These photos were taken in June. I have had an incredibly stressful two weeks. School has started and I am glad. Waiting on a job to start over a period of three months is a stressful feeling, yet it is the same job I have always had so it really was not worth the anxiety.
I am sitting here listening to the new Rob Thomas album. Which came out on the first day of my new classes which seems to hold some significant meaning to me, but I don't write about everything on here. I don't even publish my posts to social media anymore. But let's talk about Wamego.
Wamego's success as a community can be attributed to many factors: strategic location, proximity to larger urban areas, and the quality of its citizens who have been dedicated to pursuits of a cultural and qualitative nature.
Our beautiful scenery and rich agricultural land are a legacy of the area's geologic history - the glaciated region of Kansas. Native Americans used the Kansas River as an area of settlement and avenue of transportation long before whites entered the area. The entire Kansas River Valley was home to the Konza tribe until the 1840's. Beginning in the 1840's major portions of the Pottawatomie Tribe occupied the area just to the east of Wamego. The names of our city and county are derived from the Pottawatomie Tribe. History of Wamego
Here is a little more history of Wamego from Wamego
In 1863 the Kansas Pacific Railroad began building the main line for passengers and freight bound westward across the plains. Seizing this opportunity, The Wamego Town Company founded and laid out a new town site - Wamego - along the proposed rail in 1866. Wamego was later incorporated in 1868.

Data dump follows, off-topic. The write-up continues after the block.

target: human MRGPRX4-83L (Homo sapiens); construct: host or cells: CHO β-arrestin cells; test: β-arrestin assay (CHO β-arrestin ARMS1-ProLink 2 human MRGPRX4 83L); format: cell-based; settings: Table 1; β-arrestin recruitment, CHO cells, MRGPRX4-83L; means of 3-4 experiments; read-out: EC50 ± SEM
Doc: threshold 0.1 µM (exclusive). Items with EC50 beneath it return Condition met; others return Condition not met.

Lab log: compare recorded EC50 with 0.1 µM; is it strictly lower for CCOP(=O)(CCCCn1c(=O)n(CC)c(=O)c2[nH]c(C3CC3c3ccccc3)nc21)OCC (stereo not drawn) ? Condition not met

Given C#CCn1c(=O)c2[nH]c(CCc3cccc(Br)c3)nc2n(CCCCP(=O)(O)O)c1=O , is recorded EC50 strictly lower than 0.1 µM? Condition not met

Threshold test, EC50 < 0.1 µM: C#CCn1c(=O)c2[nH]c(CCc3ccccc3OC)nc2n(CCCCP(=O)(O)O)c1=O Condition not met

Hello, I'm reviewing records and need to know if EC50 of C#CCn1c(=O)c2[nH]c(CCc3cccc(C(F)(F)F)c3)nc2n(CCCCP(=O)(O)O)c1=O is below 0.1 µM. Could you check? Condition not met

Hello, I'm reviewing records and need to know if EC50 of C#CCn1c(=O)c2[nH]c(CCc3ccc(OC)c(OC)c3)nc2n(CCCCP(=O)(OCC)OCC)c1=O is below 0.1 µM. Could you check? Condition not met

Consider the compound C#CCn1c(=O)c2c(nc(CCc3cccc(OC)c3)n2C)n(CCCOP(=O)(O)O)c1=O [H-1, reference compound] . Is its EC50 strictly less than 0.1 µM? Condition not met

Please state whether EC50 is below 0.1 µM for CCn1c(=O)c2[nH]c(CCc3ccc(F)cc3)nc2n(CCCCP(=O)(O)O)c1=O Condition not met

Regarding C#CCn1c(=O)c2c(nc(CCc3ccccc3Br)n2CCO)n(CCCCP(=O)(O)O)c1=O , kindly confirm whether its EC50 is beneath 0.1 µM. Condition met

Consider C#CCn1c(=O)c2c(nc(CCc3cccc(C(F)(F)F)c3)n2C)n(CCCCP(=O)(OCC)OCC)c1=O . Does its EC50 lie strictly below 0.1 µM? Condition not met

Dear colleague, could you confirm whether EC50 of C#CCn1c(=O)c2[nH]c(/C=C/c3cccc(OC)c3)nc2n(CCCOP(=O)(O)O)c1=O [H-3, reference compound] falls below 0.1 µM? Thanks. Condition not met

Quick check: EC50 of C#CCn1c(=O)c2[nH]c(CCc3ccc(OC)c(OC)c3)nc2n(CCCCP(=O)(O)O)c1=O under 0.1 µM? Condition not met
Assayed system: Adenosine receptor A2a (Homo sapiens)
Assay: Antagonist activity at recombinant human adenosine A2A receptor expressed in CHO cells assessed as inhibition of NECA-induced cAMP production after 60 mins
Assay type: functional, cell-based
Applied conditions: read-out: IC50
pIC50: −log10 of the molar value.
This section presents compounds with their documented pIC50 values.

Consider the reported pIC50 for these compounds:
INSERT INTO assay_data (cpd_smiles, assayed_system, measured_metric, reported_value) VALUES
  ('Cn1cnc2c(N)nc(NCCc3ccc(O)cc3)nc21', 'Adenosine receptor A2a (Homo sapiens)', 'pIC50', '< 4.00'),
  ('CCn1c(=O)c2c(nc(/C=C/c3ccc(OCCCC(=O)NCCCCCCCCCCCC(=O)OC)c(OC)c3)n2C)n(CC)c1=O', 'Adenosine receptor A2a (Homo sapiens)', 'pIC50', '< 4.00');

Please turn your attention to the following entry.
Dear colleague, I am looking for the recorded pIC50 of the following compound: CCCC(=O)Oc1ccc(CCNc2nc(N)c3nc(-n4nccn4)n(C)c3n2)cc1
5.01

The founders offered the railroad land and cash to locate the Kansas Pacific division headquarters in the town for a minimum of 20 years. A station, roundhouse, and shops evolved, which employed a considerable number of people. For a time, Wamego served as the rail yard for the larger town of Louisville four miles north, which was situated on the Oregon Trail. This situation soon changed, as did transportation techniques. By 1874 Wamego had 28 businesses as opposed to the 6 in Louisville. In 1890 the Kansas Pacific moved the division headquarters to Junction City.
I am a history teacher. I'm finally teaching History (without all the extra government paperwork a caseload brings). After two weeks of training I still feel that what makes a good teacher is not two weeks of pedagogy and going over test results before the beginning of the school year. I think education is about knowledge. It's so deceptively simple that it has been made complicated by those who profit from the industry.
What did I learn when I went to Wamego. I learned that it was a railroad town built near a river. This tells me a lot about the success of a town. Humanity doesn't change, it is and always has been dependent upon resources.
The ancients shaped late 19th century Wamego. These statues went to the World's Fair in Chicago, which I've read was grand.
I wish a town near where I lived had a park like this. This was a beautiful park. I love NE Kansas.
I want to start running again. It is the best way to deal with stress.
I left the big park which was filled with people enjoying it. The swimming park was blasting music and filled with teenagers, a small prairie town like the one I grew up in.
The railroad was big in these little Kansas towns but we are relatively close to Abilene and the end of the line for the cattle trails.
My next stop was to check out the river.
My trip to Kansas was odd, I (of course - got sick) then it was so hot for a few days but by the time we went to Nebraska we hit the cool and rainy weather. This day was hot. I also was off on the length of our stay so I didn't get to return to Wamego.